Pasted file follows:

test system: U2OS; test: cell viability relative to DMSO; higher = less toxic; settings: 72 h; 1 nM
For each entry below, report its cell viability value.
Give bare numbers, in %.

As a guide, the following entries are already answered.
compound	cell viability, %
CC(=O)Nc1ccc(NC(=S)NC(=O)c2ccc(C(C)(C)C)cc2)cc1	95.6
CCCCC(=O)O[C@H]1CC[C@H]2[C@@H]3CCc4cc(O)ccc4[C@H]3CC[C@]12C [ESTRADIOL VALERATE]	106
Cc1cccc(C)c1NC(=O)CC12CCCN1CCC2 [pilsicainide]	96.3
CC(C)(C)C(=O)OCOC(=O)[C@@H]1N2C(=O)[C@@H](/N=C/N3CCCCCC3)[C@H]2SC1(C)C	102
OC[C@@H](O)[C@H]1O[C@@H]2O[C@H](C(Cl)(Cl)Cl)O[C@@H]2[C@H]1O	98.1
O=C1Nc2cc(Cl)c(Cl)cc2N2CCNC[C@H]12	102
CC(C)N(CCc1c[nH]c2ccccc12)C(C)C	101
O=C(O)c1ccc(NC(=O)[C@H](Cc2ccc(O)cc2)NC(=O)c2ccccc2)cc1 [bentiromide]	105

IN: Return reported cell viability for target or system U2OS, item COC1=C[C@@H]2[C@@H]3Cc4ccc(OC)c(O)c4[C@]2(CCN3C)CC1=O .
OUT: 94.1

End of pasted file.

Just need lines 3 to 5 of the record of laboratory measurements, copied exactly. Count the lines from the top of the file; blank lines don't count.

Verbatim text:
Give bare numbers, in %.

As a guide, the following entries are already answered.
compound	cell viability, %